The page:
We only need implement the static method in our middleware to return the name of the class with the colon and then our comma separated parameters. You can see there’s nothing special in our middleware otherwise.

Don’t use acronyms in class names, or if you do, treat them as words

A big pet peeve of mind is the over use of acronyms in businesses but especially so in code. A good example of this is something as simple as the acronym IP as in IP address. For me it makes no sense to name a class IPAddress. It’s a Horrible way to represent what the class is, in code, you should never be afraid to make names as descriptive as possible, as if reading it outloud you were using a short sentence. InternetProtocolAddress may be a longer name but it’s so clear what it is. At a push I will agree that you can use the class name IpAddress because, for the most part it’s a very obvious acronym but equally, why leave such a thing to chance?

Don’t structure your Feature tests by namespace

Something I’ve seen in some application is the confusion around structuring Feature tests, and it’s a common problem. The confusion almost always comes from structuring those Feature tests the same as they would Unit tests.

Unit tests have a one to one relationship with the class that is being tested. It’s understandable that they’re structured using the same namespace because of this. The problem is then that Feature tests don’t have this one to one relationship. Yes you’re often testing a controller when you make those HTTP requests but features are far more than that, they’re a test of middleware, template rendering, database interactions so why name them by purely a class. Instead I suggest a structure similar to this:

As you can see, Features tests are broken up into how they’re interfaced with. A set of API tests are their own folder, or in this case broken up even by the versioning of the endpoints to make it clear. Equally each web page and form action is its own feature test. Events and Jobs are also their own folders, not because they’re classes but that they form pipelines for the application. Equally a standard I’ve tried to keep persistent is to write tests as the actor involved.

For instance in unit tests you might write an a test method as it accepts a number between zero and one hundred and it’s clear the it refers to the class being tested. Whereas in a feature test a better naming convention would be user can select a number between zero and one hundred. This gives those reading the tests a clear description of who or what is involved. When it comes to an event or job we would simply call the actor the system. For example system generates a random number between zero and one hundred.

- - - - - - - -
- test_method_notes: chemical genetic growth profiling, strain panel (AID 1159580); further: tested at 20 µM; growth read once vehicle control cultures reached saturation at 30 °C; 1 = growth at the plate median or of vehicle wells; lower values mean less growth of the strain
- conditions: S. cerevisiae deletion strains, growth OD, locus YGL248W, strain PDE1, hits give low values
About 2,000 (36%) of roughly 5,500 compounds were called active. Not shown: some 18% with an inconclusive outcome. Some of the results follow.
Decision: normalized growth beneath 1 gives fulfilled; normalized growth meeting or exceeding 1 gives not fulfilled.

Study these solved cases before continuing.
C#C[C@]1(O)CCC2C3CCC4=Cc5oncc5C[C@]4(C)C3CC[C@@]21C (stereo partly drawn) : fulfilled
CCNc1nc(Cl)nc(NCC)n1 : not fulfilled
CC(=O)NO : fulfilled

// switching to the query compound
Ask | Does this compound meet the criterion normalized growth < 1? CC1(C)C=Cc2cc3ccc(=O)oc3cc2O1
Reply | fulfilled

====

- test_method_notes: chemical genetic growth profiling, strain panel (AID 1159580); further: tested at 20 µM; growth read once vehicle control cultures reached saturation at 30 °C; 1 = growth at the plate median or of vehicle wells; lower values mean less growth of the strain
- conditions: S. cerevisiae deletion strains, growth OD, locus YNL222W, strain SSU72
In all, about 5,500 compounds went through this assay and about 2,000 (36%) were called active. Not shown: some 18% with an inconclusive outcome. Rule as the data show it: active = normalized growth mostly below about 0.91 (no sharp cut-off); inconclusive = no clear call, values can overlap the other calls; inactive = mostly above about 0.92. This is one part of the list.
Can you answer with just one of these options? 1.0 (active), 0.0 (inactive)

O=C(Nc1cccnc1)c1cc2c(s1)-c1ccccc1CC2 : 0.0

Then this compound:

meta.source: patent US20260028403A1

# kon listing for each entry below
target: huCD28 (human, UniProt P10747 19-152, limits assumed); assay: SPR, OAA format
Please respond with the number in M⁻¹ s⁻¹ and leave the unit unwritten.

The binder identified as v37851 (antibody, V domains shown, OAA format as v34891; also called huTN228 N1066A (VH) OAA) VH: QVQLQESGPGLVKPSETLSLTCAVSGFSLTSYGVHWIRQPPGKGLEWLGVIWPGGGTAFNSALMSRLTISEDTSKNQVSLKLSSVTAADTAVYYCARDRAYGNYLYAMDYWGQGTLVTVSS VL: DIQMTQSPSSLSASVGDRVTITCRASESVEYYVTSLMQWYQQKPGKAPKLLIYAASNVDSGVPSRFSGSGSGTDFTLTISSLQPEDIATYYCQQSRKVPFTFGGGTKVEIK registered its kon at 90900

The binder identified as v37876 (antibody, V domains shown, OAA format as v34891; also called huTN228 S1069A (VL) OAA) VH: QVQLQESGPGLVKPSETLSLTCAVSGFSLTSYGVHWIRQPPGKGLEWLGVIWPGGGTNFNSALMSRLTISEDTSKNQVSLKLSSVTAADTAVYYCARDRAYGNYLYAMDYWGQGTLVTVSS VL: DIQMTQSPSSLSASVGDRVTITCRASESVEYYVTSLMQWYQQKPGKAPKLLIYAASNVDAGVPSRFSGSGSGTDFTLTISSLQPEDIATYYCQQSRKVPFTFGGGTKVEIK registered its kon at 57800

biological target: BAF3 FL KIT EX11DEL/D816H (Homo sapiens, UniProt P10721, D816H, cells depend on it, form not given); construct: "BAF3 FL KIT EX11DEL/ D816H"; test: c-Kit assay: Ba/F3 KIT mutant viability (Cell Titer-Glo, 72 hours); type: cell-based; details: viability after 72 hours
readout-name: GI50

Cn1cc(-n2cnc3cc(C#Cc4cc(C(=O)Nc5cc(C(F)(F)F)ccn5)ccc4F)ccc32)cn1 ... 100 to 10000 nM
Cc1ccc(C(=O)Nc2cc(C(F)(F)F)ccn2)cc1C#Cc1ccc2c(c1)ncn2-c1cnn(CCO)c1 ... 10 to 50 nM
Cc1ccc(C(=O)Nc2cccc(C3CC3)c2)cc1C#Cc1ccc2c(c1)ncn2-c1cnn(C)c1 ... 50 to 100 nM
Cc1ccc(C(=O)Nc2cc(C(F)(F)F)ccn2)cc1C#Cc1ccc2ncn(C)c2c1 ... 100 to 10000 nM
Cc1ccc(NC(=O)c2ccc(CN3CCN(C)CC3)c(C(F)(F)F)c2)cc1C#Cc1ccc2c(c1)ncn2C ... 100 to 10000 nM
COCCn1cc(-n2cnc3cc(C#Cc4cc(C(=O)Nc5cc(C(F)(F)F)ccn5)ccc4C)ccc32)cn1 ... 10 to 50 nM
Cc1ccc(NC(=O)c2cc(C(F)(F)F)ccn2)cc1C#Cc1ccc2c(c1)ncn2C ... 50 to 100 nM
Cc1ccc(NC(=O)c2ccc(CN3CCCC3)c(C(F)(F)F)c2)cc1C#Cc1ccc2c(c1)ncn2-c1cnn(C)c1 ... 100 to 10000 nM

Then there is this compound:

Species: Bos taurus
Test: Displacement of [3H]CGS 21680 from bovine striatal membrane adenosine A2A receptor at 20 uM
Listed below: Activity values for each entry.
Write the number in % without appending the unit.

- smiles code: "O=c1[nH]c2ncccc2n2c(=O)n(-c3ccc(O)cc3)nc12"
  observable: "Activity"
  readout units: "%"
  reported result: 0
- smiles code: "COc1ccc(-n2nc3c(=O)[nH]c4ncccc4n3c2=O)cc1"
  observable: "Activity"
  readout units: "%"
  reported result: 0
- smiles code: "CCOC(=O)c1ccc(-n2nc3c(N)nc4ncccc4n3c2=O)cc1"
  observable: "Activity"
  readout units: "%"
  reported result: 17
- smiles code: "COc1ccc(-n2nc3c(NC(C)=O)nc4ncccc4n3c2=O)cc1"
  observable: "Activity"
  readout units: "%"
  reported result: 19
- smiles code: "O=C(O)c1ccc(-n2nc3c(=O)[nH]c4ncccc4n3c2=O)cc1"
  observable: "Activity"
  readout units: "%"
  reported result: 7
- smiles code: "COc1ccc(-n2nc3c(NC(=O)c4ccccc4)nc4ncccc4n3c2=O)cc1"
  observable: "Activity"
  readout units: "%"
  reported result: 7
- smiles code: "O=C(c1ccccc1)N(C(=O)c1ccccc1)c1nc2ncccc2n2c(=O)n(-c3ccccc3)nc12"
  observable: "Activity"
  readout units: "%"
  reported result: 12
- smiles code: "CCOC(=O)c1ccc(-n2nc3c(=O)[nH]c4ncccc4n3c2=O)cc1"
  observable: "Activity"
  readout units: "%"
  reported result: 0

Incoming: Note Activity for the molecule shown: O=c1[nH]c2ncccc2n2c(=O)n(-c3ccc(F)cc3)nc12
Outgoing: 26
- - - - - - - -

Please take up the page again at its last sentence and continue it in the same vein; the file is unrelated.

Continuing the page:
Bonus: Import the extending classes of the same name as the ‘Base class’.

This is a minor thing as well but often you might want to customise some logic of the Laravel Framework by extending a class. You might not have a reason to add to the name so you simple call it the same thing, e.g. MailChannel is just MailChannel. When importing you are then felt with a choice of using the fully qualified name or importing the class with an alias. I prefer using an Alias but that then leaves you with the question of what should the alias be called. For the example of the MailChannel, I would simply call the alias, BaseChannel. This makes it immediately clear to me that it’s extending a particular type of class for something simple to be overridden in it’s parent.

Conclusion

Hopefully even if you don’t like all of these opinions, you’ll take away something useful. Opinions when it comes to software development is a great thing to have. It will help your team work together instead of fighting over the different styles you might each have. Working together harmoniously is the best way.

I’m Peter Fox, a software developer in the UK who works with Laravel among other things. Thank you for reading my article, I’ve got several more on both medium and dev.to. If you want to know more about me, head over to https://www.peterfox.me. I’m also now also Sponsorable on GitHub. If you’d like to encourage me to write more articles like this please do consider dropping a small one off donation.